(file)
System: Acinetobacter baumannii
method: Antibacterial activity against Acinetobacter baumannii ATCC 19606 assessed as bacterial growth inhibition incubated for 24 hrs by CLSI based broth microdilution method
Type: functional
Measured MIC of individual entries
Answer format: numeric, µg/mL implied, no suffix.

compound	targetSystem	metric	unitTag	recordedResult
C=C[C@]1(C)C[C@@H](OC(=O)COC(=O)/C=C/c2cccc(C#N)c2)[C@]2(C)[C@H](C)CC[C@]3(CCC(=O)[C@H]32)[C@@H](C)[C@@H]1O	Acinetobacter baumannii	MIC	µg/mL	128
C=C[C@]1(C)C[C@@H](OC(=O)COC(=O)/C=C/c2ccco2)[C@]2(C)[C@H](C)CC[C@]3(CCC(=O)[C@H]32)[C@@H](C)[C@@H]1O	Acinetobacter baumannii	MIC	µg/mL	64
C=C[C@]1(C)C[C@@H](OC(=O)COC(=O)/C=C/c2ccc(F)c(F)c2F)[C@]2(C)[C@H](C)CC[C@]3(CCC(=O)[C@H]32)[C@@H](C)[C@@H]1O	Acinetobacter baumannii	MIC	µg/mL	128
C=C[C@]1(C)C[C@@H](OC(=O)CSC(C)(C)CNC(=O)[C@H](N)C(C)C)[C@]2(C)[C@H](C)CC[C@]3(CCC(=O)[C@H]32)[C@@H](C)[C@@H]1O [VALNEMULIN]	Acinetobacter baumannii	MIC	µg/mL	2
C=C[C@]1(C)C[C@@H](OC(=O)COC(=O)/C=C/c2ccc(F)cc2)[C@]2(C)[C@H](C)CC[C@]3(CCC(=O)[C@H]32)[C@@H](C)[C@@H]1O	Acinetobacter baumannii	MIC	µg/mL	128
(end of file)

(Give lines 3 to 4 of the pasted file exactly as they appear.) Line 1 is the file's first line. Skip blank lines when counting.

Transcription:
Type: functional
Measured MIC of individual entries